Fighting for Anger

February 4, 2014

The prophet Micah writes, “He has showed you, O man, what is good. And what does the Lord require of you? To act justly and to love mercy and to walk humbly with your God” (Micah 6:8). This passage calls us to a lifestyle of righteous anger.

Ask yourself: What will cause me to act justly? Is it not righteous indignation at the perversion of justice that causes innocent people to suffer and permits the guilty to go free? What will cause me to respond to others in mercy? Is it not anger at the suffering around you in this broken world? If you want to be part of what God is doing, will you not hate what he hates?

Suffering must not be okay with us. Injustice must not be okay with us. The immorality of the culture around us must not be okay with us. The deceit of the atheistic worldview, the philosophical paradigm of many culture-shaping institutions, must not be okay with us.

Righteous anger should yank us out of selfish passivity. Righteous anger should call us to join God’s revolution of grace. It should propel us to do anything we can to lift the load of people’s suffering, through the zealous ministry of the gospel of Jesus Christ, and to bring them into the freedom of God’s truth.


What does this holy anger look like? It’s kind and compassionate. It’s tender and giving. It’s patient and persevering. It’ll make your heart open and your conscience sensitive.

Though you are busy, it’ll cause you to slow down and pay attention. It’ll cause you to expand the borders of your concern beyond you and yours. It’ll cost you money, time, energy, and strength. It’ll fill your schedule and complicate your life. It’ll mean sacrifice and suffering.

When you’re both good and angry, you won’t be content with comfort and ease. When you’re both good and angry, you won’t fill your life so full with meeting your own needs or with realizing your own ministry dreams that you’ve little time for being God’s tool to meet the needs of others.

But all of this requires a fight. Not a fight with people or social movements or political institutions. No, this is an internal fight. It’s a fight for the heart. Sin turns all of us toward ourselves. It can make even those of us in ministry demanding, critical, cold, and self-focused. Sin is self-absorbed and anti-social.

Even in ministry, if left to ourselves, kindness, compassion, gentleness, mercy, love, patience, and grace don’t come naturally to us. They only come when powerful, transforming grace progressively wins the fight for our hearts. Only grace can win the fight between God’s will and our will, between God’s plan and our plan, between God’s desire and our desire, and between God’s sovereignty and our quest for self-rule. As long as sin still lives in our hearts, this fight rages in every situation and location of our lives.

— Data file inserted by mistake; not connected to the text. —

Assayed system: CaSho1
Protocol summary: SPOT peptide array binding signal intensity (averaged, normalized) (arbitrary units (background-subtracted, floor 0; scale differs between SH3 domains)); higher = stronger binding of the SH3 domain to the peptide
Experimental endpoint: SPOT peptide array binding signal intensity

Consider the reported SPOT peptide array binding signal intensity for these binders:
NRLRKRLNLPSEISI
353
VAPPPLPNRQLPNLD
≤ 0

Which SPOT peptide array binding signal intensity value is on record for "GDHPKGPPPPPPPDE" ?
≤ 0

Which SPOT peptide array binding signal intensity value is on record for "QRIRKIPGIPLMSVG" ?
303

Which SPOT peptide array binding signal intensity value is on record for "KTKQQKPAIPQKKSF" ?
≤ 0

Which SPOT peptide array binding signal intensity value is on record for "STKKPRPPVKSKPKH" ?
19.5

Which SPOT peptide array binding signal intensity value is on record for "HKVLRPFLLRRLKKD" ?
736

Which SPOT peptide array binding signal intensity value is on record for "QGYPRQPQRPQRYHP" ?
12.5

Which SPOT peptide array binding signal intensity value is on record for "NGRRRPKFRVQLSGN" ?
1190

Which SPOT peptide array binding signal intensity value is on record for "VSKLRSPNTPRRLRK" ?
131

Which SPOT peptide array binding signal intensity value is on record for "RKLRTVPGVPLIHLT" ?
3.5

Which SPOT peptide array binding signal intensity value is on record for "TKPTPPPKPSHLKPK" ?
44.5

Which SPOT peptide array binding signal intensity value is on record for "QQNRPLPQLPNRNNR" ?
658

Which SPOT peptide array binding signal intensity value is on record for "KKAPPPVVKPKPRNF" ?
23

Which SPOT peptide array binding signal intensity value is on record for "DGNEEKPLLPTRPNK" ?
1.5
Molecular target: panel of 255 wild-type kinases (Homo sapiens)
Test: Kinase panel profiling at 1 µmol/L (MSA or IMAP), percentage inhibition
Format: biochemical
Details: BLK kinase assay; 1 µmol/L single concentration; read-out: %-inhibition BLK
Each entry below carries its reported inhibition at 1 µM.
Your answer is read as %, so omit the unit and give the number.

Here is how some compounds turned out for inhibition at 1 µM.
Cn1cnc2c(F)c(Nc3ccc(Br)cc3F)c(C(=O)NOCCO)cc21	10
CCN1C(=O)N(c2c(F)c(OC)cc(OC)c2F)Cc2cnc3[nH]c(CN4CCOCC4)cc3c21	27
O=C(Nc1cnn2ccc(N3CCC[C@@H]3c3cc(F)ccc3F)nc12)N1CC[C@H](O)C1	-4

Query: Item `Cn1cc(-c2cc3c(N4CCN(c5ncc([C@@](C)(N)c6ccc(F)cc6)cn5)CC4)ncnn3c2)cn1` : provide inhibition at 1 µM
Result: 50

It’s hard to admit, but at the level of our hearts, we don’t reach out to assist those in need because we simply don’t care. Even those in ministry have the capacity to look at the dilemmas of others and not be moved. Rather than serve others in the realities of their struggles, we try to co-opt others into serving our little ministry kingdoms.

Does this all seem too negative and harsh to you? I would ask, “How much of your anger in last few weeks had anything whatsoever to do with the kingdom of God?” This question is convicting for me; isn’t it for you?


If we’re ever going to be tools of the gracious anger of a righteous and loving God, we must begin by admitting the coldness and selfishness of our own hearts. We must cry out for the rescue that only his grace can give. We must pray for seeing eyes and willing hearts. We must make strategic decisions to put ourselves where need exists. We must determine to slow down so that when opportunities for mercy present themselves we’re not too distracted or too busy.

Most of all, those of us who’ve been called to represent the character and call of God in local church ministry need to pray that we would be righteously angry. We must pray that a holy zeal for what’s right and good would so fill our hearts that the evils greeting us daily would not be okay with us.

We must pray that we’d be angry in this way until there’s no reason to be angry anymore. And we must be vigilant, looking for every opportunity to express the righteous indignation of justice, mercy, wisdom, grace, compassion, patience, perseverance and love. We must be agitated and restless until his kingdom has finally come and his will is finally being done on earth as it is in heaven. For the sake of God’s honor and his kingdom, we must determine to be good and angry at the same time.

It’s unavoidable: this week you were angry. Everyone was in some way. When you look back on your anger, what do you see? Did your anger result from building your temporary kingdom or seeking God’s eternal kingdom? Did your anger propel you to be a healer, a restorer, a rescuer, and a reconciler? Or did your anger leave a legacy of fear, hurt, disappointment, and division?

God calls you to be good, and he calls you to be angry at the same time. This broken world desperately needs people who will answer his call.


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